4. 4. The general glider model is applied to study control of gliders using buoyancy control,internal mass actuators, and external surfaces. A controller and observer for steady glid-ing and inflections between glides is designed. Control systems on operational gliders aredescribed and analyzed. Controller induced limit cycles are analyzed. An analysis of glider design begins with a comparison of underwater gliders and sailplanesin the air. The glider model is then applied to analysis of glider design and glide speed,glider and ballast sizing, and alternate glider designs, including flying wings. iv
  5. 5. To Ann and Clare v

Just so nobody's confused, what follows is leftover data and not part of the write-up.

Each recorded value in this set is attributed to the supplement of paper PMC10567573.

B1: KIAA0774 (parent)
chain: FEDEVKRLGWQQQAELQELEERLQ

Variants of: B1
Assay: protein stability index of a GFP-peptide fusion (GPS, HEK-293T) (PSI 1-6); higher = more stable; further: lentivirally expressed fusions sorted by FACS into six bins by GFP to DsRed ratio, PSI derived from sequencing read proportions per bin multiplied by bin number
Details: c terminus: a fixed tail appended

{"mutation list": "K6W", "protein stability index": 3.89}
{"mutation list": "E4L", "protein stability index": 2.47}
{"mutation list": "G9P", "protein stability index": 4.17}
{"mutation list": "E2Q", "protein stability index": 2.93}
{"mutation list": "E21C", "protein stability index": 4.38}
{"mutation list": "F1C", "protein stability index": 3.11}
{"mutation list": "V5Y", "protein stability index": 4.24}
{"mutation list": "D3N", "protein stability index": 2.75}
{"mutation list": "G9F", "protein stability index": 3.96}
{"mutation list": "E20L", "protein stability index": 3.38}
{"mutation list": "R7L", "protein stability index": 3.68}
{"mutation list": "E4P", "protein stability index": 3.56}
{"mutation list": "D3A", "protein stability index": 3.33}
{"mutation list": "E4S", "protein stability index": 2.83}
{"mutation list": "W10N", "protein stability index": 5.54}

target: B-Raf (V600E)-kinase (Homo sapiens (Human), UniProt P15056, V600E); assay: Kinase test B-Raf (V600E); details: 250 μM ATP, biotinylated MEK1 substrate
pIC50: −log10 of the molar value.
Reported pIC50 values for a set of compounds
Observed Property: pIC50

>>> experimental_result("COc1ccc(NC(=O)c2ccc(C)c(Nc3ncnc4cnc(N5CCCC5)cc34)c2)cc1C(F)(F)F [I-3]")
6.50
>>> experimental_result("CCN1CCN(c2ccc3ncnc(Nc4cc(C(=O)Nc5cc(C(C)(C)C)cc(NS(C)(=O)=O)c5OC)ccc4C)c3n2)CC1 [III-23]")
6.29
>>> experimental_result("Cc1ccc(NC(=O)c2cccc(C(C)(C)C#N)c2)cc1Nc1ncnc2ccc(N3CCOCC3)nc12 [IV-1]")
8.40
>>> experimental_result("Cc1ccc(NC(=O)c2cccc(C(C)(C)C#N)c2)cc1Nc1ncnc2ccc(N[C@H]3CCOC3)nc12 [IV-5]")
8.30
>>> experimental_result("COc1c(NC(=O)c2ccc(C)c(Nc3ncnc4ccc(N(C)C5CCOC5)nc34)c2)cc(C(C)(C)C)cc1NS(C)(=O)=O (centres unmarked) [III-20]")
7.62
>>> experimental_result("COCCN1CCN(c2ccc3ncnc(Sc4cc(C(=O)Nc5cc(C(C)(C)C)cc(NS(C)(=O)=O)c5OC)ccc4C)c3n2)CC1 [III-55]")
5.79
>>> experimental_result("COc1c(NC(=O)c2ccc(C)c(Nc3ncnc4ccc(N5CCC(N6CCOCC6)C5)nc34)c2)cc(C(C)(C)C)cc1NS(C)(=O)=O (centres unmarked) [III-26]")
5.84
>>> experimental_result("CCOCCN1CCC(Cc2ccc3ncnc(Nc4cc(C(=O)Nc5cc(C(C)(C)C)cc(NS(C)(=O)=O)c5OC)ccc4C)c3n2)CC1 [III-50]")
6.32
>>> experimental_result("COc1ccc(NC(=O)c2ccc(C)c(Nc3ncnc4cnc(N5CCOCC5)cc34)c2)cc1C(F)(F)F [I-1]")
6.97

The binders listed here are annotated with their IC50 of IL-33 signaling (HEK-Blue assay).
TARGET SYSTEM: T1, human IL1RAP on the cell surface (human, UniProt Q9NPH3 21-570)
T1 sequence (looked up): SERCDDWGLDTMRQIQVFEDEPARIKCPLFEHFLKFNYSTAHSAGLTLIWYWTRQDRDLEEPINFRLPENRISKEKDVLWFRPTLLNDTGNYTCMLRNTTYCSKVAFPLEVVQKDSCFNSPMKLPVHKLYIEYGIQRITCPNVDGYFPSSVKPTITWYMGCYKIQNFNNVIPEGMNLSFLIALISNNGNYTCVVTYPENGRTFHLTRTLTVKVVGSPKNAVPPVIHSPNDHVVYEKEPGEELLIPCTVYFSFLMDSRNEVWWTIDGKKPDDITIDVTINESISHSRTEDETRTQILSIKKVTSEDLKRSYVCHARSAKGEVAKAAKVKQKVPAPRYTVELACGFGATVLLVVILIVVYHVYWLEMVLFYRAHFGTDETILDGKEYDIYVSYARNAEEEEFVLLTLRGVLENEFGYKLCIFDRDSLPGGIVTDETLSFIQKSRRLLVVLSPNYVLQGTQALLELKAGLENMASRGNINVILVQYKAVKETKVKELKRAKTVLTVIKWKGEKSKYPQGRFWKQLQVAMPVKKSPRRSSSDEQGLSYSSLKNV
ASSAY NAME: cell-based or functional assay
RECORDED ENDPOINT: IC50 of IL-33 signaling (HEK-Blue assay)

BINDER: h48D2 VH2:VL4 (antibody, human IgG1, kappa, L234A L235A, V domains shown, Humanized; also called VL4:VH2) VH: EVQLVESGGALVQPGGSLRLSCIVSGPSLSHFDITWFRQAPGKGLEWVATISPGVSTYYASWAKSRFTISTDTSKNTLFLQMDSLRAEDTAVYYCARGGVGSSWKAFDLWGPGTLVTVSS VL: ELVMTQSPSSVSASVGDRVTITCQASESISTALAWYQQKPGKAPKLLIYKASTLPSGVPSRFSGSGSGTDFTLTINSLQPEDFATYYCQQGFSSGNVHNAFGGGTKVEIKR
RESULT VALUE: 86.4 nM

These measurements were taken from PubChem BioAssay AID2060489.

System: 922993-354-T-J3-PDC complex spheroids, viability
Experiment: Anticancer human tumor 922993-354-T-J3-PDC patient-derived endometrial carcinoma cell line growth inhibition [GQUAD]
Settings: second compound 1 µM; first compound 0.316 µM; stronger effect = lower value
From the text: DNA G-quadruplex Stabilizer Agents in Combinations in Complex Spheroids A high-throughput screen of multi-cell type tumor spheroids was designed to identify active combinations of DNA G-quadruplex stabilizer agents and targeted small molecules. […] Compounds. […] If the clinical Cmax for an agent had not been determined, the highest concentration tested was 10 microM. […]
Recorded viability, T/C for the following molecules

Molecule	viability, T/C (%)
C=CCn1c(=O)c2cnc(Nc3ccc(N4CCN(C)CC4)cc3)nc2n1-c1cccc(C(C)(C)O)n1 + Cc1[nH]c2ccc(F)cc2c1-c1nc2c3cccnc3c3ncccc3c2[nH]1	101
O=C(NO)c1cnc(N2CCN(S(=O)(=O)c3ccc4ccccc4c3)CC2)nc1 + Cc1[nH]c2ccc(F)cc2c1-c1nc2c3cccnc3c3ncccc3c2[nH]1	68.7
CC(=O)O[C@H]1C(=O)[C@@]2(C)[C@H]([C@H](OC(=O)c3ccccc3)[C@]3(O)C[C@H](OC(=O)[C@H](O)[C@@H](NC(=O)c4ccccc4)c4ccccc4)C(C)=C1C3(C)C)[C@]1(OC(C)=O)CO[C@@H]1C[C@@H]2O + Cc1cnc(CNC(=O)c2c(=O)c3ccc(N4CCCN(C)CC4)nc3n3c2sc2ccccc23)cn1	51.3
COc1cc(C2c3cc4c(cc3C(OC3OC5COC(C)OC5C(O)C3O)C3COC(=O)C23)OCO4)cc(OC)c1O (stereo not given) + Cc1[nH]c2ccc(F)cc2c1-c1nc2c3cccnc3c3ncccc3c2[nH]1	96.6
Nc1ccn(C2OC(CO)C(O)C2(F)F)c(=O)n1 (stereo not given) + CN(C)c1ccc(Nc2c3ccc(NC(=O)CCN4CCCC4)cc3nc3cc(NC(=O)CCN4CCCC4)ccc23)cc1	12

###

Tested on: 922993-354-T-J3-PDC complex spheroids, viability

6. 6. Acknowledgements This dissertation is a product of my research work done at the Dynamical Control Sys-tems Lab at Princeton University. I want to express my warmest gratitude and admirationto my advisor and the director of that lab, Professor Naomi E. Leonard. I began my workin her lab one summer as a Princeton undergraduate, designing and building a laboratory-scale underwater glider. Now I have been able to complete my doctoral research on thisinteresting and exciting topic. I owe Professor Leonard a debt of gratitude for her adviceand instruction during my time in the lab, and for the opportunity to work with her onsuch fascinating research. I consider the opportunity to work with her a great privilege. Ialso thank her for all of her work advising my research and for her extensive help in editingthis dissertation. I thank my dissertation readers, Professors Luigi Martinelli and Clancy Rowly of Prince-ton University’s Mechanical and Aerospace Engineering (MAE) Department, for their timeand advice. I would also like to thank my good friend Professor Craig Woolsey of VirginiaTech for his thoughtful comments and for his collaboration in this research. I thank Craigand Professor Lex Smits of Princeton MAE for serving as my Ph.D. examiners. In the Dynamical Control Systems Laboratory, I want to thank Pradeep Bhatta forreviewing my dissertation with special attention to the equations, and also thank him andRalf Bachmayer for their collaboration in my research on underwater gliders. Thanks alsoto Eddie Fiorelli for his collaboration in research and especially for his technical help. I amlucky to count all of these people among my friends and colleagues. I also thank the other students in the Dynamical Control Systems Laboratory and thefaculty, students and post-docs in my department, whose comments and discussions havehelped my research. These include Phil Holmes and Howard Curtiss, for our interesting vi